Moderate May Weather Makes Gardening Easy
Temperatures in the 70s are the norm for May in southern California so being outdoors in the garden for extended periods is a pleasant experience--before the heat of summer kicks in.
Press Release (ePRNews.com) - OXNARD, Calif. - Apr 28, 2017 - Temperatures in the 70s are the norm for May so being outdoors in the garden for extended periods is a pleasant experience–before the heat of summer kicks in, says Agromin, an Oxnard-based manufacturer of earth-friendly compost products made from organic material collected from more than 50 California cities.
Prune Spring Flowers: Winter rains meant early blooms. Some of those flowers are starting to lose their luster. Prune spring flowers from shrubs and plants. Many will bloom again in summer. Hedges can be worked on and it is easier with lesser leaves on them during this time. They will look majestic once they recovered in a few weeks. You can get a reliable trimmer on FindStringTrimmer’s list.
Still Time to Plant Vegetables and Flowers From Seed: Plant zinnia, marigolds, impatiens and petunias from seed. Heat-loving tomatoes, peppers, eggplant, cucumbers, squashes, melons, pumpkins and most beans stalks can also be planted from seed in May directly into garden soil.
Start An Herb Garden: There is nothing like fresh herbs when cooking. Herb gardens are easy to start and maintain. They do particularly well in spring and summer and don’t require lots of watering. Basil, dill and cilantro are annual herbs. If planted now, they will last until fall. Other herbs are perennials. Once planted, they need to be cut back from time to time to produce almost year round. These include sage, rosemary, Italian basil, oregano, parsley, mint and thyme.
Plant No-Fail Vegetation: Don’t have a green thumb but still want a beautiful garden? Here are plants to add to your garden that are so hardy, they are almost impossible to kill. They include Lily-of-the-Nile (purple flowers), African iris (usually white or yellow flowers), sea lavender (looks good even when the flowers dry) and California fuchsia (red or orange blooms). All need little water or fertilizer. They can be neglected for months and will still manage to survive.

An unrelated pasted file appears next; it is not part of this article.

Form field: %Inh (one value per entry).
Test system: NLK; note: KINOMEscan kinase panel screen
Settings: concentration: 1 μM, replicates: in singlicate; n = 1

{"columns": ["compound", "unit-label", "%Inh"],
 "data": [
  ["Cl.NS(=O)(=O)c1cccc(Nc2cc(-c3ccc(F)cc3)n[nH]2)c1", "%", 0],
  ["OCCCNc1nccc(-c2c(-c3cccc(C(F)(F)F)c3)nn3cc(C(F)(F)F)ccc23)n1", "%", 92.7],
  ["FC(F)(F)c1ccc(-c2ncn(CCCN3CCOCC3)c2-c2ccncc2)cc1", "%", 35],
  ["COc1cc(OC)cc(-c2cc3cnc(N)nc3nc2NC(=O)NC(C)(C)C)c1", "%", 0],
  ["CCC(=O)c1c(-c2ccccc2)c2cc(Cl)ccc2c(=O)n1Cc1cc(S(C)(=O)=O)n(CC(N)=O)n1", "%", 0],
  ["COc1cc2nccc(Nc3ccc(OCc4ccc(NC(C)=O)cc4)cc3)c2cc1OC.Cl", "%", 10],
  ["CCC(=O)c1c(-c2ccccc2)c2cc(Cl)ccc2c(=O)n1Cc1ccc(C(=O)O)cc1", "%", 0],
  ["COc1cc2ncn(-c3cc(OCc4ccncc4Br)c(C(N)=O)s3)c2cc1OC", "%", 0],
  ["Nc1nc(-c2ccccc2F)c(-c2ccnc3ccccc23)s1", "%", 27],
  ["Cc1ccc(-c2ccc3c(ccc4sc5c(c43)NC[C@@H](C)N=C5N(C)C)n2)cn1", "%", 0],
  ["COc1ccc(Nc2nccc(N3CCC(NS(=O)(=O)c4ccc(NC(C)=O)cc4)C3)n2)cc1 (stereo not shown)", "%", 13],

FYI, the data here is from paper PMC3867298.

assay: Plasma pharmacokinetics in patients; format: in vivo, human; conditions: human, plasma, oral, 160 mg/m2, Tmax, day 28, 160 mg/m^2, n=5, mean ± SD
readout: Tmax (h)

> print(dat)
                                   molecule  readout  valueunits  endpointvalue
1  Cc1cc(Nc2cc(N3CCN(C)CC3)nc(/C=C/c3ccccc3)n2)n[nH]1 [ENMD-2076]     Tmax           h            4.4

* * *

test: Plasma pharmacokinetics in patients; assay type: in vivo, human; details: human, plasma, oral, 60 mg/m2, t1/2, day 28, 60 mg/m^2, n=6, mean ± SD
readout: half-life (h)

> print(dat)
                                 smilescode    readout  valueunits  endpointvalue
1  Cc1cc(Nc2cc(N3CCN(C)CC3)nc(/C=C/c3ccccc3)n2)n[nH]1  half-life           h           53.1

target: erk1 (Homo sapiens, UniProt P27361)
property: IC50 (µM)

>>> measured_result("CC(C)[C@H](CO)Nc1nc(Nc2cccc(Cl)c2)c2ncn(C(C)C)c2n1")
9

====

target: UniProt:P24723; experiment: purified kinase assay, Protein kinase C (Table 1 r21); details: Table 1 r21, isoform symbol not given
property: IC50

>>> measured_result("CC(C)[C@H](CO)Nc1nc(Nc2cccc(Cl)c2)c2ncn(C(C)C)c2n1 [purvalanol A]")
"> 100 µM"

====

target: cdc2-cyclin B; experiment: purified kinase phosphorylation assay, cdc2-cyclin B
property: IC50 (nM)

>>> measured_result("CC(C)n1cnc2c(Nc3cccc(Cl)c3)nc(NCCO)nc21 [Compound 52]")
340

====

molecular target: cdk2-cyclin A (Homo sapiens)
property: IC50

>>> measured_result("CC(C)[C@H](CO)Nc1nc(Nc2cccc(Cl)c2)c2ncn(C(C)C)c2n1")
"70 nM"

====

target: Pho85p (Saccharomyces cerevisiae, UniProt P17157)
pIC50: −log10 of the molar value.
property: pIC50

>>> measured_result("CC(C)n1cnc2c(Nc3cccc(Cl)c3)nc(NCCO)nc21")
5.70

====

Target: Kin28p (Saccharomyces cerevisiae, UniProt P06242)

Get Rid of Weeds Now: Remove weeds while the soil is still somewhat moist from winter rains and before the weeds have a chance to flower and spread their seeds. Be ready to commit to a day of serious weeding. Ideally, weed by hand, making sure you pull the weed from its roots. Weeding is important if you have dogs. Foxtails, California bur clover (with small spiky balls) and hedge parsley (yellow flowers but sticky burrs) should all be removed on sight. Adding a few layers of mulch over the soil can prevent weeds from regrowing.
Thin Fruit Trees: Many of the small immature fruit appearing on trees in May will naturally fall off this month. Thin smaller fruit from the branches. By doing so, stronger fruit will grow larger and tastier.
Plant A Fig Tree: An easy-to-grow fruit tree is the fig. It loves hot, dry summers and cool wet winters and is drought tolerant. Figs don’t mind Santa Ana winds and poor soil. Best of all, your fig tree can be pruned to any size that fits your yard and still produce fruit.
For more gardening tips, go to www.agromin.com.
Agromin manufactures earth-friendly soil products for farmers, landscapers and gardeners. Agromin is also the composter for over 50 California cities. Agromin receives more than 30,000 tons of organic material each month and then uses a safe, natural and sustainable process to transform the material into soil products. The results are more vigorous and healthier plants and gardens, and on the conservation side, the opportunity to close the recycling circle, allow more room in landfills and reduce greenhouse gas emissions. Agromin is a U.S. Composting Council Composter of the Year recipient. www.agromin.comSource : Agromin
201 Kinetic Dr.
Oxnard, California - 93030 United States